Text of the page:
VHIR - Complete SARS-CoV-2 genome sequencing in severe and mild Covid-19 patients to identify prognostic factors and virulence

The project led by Dr. Josep Quer, principal investigator and head of hepatitis C virus research, in the VHIR research group on Liver Diseases has already become a reality in managing to sequence the SARS-CoV genome- 2 in two patients from Vall d'Hebron using state-of-the-art massive sequencing techniques. The intention is to continue sequencing the entire SARS-CoV-2 genome to obtain relevant information on the characteristics of the virus, its natural evolution and its weaknesses.
The study has four main objectives:
  • The first is to read the entire SARS-CoV-2 genome using the latest generation sequencing technology. This procedure may be adapted to other emergency situations for other possible infectious agents in the future.
  • The second, to study the genetic diversity of viruses isolated from patients with mild and severe Covid-19 to identify viral factors associated with virus virulence.
  • The third, to identify differences between viral genomes isolated from the upper and lower airways, which could determine the viral diversity within the host and the transmission capacity of the virus.
  • And the fourth, to identify highly conserved regions in the virus genome (which are the ones that should be attempted to attack) for the search for direct-acting antiviral drugs and the design of vaccines.

VHIO - Repositioning of the therapeutic anti-LIF body as activator of the immune system of pactients with COVID-19  

Dr. Joan Seoane, Head of the VHIO Cancer Gene Expression Laboratory, co-director of the VHIO Pre-clinical and Translational Research program and professor ICREA leads a project to reposition an antibody against cancer as a potential treatment for cancer. Covid-19. Repositioning consists of seeking new therapeutic applications for an existing treatment, in this case, a therapeutic anti-LIF antibody, initially designed for cancer treatment, as an activator of the immune system of patients with Covid-19.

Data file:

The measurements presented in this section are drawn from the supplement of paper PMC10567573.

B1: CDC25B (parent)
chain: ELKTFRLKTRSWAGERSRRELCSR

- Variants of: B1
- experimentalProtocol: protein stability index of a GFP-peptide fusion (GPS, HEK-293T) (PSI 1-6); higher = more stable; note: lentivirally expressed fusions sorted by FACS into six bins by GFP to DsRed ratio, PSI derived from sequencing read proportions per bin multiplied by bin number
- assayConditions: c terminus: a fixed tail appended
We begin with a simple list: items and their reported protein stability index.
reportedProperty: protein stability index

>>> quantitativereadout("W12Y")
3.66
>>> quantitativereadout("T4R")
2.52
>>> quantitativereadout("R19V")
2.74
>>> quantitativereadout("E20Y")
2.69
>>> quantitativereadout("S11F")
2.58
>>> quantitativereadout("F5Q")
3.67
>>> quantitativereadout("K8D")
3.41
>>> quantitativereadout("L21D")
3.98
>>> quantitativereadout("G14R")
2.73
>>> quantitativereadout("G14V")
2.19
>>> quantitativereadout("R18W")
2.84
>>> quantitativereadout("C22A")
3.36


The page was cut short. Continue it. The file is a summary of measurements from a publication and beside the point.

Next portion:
LIF is an immunosuppressive molecule that plays a crucial role in the implantation of the embryo in the maternal uterus, since it protects the embryo from the mother's immune system. Previous studies have shown that LIF is found at very high levels in some tumors, preventing the patient's immune system from destroying them. LIF has also been found to induce some tumor-associated viruses, and even other types of infections.

The project will identify whether SARS-CoV-2 is one of the viruses that LIF uses to prevent the immune system of patients from recognizing it. If so, LIF could be attacked with an antiviral drug blocking it, so the patient's immune system could detect the virus and attack it, thereby preventing infection.

Dr. Seoane's team has developed an antibody that attacks LIF in tumors (MSC1) in previous studies and is already in the clinical trial phase. Thus, if SARS-CoV-2 is confirmed to use LIF, it will be tested whether MSC1 is also effective against Covid-19.